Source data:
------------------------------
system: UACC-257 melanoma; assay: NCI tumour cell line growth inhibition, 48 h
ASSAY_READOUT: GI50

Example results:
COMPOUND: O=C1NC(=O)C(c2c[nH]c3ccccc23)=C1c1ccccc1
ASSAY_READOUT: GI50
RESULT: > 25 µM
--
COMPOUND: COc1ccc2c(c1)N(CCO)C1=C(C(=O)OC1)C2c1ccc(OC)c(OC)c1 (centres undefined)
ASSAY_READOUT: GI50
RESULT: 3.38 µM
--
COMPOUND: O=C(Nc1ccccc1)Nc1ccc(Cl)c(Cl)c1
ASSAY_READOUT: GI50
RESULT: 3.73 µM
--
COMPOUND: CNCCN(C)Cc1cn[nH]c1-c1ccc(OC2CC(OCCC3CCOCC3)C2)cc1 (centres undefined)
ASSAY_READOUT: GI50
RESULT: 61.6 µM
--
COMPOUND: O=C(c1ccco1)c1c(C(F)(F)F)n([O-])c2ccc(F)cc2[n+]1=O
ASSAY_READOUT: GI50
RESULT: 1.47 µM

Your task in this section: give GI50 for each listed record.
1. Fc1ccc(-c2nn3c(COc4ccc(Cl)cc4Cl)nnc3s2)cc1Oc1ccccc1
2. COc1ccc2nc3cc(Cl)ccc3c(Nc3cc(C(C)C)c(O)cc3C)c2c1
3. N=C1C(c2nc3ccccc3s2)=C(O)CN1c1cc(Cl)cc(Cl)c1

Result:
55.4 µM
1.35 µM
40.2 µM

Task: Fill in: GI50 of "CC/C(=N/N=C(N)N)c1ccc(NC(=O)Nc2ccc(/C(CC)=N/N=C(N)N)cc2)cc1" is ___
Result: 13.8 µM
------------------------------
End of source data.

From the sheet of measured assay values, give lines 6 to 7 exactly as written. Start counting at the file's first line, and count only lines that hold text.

RESULT: > 25 µM
--